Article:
Checklist of contingency factors for the performance management system designer


Much research that investigates the contingency factors related to performance management has been published in the last decade. This research often focuses on such questions as the impact of strategy, environmental uncertainty, organizational structure or firm size, existing technology or culture on the effectiveness of performance management. In general, the results of these studies show that certain combinations of contingency factors are more favorable for the success of performance management then others. For example, it has been widely reported that companies pursuing a cost-leadership strategy are better off with formal and highly structured performance management systems. Recent and more complex studies go further and investigate combinations of several contingency factors or even identify new factors that were not previously visible on the academic radar. For instance, the study by Chenhall et al. (2011) went on to understand the relationships between strategy, social networking, culture, and formal controls. The academics build a conceptual model which revealed that the interplay of social networking, culture and strategy together with formal performance controls have an implication on the ability of the company to innovate. For academics, this study (or any other break through research) has a tremendous impact: it shows how our understanding of the world can be improved and the theory of performance management to further developed. But, how does it help the practitioner?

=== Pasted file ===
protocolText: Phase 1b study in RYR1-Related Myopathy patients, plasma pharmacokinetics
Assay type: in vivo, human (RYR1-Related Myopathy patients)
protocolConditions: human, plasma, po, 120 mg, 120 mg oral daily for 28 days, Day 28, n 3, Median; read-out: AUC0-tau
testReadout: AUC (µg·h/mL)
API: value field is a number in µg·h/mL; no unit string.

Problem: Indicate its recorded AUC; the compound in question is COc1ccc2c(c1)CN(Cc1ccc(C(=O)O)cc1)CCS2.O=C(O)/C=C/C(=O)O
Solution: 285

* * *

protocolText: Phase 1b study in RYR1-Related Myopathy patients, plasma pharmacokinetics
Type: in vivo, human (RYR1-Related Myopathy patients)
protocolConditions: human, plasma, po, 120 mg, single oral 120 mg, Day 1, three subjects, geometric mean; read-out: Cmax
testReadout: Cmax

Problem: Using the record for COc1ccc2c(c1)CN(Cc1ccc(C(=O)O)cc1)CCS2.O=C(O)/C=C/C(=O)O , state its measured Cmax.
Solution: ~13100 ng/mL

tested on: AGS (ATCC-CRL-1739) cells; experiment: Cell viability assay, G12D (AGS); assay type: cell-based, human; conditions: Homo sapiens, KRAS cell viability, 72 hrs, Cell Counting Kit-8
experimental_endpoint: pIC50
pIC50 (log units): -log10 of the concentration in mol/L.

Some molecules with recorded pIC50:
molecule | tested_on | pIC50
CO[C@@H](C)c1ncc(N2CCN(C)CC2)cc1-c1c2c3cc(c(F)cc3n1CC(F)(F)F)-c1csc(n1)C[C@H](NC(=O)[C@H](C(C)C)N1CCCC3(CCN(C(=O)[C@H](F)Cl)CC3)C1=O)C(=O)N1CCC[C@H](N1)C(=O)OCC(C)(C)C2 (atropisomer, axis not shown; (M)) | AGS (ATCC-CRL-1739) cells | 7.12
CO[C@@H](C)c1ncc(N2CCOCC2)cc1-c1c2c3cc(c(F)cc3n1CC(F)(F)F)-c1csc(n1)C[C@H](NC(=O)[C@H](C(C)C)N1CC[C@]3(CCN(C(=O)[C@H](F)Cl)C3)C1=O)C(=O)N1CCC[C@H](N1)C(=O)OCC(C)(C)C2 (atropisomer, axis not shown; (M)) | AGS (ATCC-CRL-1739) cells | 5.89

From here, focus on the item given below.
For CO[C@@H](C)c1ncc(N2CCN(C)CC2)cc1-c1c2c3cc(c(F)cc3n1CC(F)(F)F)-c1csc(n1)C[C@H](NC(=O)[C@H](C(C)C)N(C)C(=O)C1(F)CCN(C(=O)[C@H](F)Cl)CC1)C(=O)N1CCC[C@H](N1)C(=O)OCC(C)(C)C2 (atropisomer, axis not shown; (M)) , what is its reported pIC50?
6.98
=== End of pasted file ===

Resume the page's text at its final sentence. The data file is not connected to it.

One possible answer is provided by Jääskeläinen et al. (2012). The authors proposed a checklist which can be used by managers during the development of performance management systems. In that list, a generic design process of performance management system was enriched by a list of questions needed to be answered in each process stage. The questions asked by the designer team (typically a consultant team) can help to create an understanding of the relevant contingency factors. I guess, this is how the performance management designer can profit from the academic research.

Checklist based on Jääskeläinen et al. (2012)

References

Chenhall, Robert H.; Kallunki, Juha-Pekka; Silvola, Hanna (2011): Exploring the relationships between strategy, innovation, and management control systems. In Journal of Management Accounting Research 23 (1), pp. 99–128.

Jääskeläinen, Aki; Laihonen, Harri; Lönnqvist, Antti; Palvalin, Miikka; Sillanpää, Virpi; Pekkola, Sanna; Ukko, Juhani (2012): A contingency approach to performance measurement in service operations. In Measuring Business Excellence 16 (1), pp. 43–52.

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